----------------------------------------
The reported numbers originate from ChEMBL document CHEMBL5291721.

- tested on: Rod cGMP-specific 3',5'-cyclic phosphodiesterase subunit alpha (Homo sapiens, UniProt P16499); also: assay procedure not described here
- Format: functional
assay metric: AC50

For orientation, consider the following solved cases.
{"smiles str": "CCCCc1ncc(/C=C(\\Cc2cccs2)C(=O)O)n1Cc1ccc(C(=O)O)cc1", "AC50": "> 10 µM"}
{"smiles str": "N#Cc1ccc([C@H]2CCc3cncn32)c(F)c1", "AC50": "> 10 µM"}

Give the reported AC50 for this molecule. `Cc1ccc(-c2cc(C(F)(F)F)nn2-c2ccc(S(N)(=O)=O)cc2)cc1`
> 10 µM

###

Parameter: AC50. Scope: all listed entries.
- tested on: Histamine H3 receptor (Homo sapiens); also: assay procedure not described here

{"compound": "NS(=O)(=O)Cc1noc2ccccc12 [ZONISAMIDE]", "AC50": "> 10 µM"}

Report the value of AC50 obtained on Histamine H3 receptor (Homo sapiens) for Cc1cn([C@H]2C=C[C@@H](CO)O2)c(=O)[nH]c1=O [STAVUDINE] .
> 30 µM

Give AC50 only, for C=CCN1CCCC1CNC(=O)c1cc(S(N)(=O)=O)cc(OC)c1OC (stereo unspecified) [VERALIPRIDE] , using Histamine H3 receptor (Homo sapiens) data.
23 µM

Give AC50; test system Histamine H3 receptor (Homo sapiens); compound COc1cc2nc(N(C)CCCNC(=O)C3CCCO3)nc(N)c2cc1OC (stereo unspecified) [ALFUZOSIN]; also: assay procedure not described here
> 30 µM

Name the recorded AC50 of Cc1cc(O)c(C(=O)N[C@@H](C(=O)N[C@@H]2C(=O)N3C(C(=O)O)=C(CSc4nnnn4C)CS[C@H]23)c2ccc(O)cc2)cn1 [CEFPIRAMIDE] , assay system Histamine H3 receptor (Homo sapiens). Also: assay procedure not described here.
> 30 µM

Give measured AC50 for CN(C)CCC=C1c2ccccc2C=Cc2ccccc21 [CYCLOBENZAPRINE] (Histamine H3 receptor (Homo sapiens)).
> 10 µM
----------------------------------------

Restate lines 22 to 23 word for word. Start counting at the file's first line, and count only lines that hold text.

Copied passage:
Give measured AC50 for CN(C)CCC=C1c2ccccc2C=Cc2ccccc21 [CYCLOBENZAPRINE] (Histamine H3 receptor (Homo sapiens)).
> 10 µM